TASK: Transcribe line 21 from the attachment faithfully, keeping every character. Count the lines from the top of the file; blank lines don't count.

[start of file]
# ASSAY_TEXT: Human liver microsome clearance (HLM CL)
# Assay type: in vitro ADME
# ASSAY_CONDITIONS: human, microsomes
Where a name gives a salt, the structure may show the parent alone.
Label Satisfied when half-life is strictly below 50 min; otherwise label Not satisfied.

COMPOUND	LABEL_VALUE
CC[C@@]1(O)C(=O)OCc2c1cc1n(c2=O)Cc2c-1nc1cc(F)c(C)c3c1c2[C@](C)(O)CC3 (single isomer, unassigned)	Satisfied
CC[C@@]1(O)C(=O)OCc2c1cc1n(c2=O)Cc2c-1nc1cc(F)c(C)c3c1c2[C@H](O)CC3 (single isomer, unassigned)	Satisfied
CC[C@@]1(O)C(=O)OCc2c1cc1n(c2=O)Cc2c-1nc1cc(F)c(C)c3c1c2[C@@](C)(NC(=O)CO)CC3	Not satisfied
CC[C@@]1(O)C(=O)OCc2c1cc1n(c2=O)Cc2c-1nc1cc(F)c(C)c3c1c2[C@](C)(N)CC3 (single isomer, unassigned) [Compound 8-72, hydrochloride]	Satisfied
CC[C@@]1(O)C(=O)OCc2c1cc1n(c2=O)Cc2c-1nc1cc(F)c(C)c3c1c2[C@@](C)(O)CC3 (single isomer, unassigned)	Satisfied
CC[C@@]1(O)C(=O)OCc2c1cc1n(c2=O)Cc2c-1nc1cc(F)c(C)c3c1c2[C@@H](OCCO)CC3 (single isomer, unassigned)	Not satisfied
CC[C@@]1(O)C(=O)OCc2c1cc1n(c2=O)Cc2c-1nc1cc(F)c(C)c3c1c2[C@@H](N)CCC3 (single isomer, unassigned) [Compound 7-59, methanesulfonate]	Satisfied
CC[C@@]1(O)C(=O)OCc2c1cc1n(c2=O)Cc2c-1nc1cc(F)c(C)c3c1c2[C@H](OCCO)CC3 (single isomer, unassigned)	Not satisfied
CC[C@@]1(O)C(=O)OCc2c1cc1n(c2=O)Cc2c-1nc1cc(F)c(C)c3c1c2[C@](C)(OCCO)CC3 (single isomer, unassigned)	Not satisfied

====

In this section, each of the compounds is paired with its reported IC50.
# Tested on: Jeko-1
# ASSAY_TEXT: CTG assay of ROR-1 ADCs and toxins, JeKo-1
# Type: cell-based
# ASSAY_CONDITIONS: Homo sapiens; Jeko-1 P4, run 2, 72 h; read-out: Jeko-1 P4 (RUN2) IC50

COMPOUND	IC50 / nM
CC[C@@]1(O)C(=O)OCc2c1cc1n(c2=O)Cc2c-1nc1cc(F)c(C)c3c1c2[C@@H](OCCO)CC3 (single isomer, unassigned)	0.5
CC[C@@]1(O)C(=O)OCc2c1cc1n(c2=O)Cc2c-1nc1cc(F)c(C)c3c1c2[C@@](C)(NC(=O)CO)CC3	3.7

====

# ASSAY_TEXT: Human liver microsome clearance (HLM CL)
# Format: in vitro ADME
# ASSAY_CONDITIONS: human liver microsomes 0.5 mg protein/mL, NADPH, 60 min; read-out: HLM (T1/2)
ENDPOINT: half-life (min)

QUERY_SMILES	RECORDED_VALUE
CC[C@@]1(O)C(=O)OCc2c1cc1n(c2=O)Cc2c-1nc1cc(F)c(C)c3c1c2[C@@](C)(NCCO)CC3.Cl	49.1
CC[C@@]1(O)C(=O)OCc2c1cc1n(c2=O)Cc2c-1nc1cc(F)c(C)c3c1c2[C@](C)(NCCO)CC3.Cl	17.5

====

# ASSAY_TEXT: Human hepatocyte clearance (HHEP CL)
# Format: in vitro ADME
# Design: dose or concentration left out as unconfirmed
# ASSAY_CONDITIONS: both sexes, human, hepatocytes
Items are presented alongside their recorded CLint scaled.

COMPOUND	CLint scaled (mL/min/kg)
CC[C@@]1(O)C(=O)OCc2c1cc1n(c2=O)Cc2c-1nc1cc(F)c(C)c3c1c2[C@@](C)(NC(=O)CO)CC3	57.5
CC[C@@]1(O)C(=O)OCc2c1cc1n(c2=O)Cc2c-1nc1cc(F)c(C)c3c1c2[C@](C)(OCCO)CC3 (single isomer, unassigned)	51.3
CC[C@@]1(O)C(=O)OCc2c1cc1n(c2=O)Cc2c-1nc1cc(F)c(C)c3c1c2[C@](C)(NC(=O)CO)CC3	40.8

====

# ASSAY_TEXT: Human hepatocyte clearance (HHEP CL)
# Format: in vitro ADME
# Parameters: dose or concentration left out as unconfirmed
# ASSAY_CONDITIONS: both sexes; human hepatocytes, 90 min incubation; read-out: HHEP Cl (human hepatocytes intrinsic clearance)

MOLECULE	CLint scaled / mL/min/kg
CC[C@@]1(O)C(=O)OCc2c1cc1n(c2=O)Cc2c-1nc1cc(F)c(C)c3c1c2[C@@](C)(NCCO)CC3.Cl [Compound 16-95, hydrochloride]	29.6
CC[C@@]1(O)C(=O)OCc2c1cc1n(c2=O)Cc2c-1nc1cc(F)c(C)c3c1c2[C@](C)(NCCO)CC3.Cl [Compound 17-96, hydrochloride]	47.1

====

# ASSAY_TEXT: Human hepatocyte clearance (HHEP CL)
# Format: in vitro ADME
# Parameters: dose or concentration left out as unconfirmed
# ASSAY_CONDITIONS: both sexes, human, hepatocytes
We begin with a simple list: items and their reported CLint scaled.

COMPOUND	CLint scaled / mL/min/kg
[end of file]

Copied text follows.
# ASSAY_CONDITIONS: Homo sapiens; Jeko-1 P4, run 2, 72 h; read-out: Jeko-1 P4 (RUN2) IC50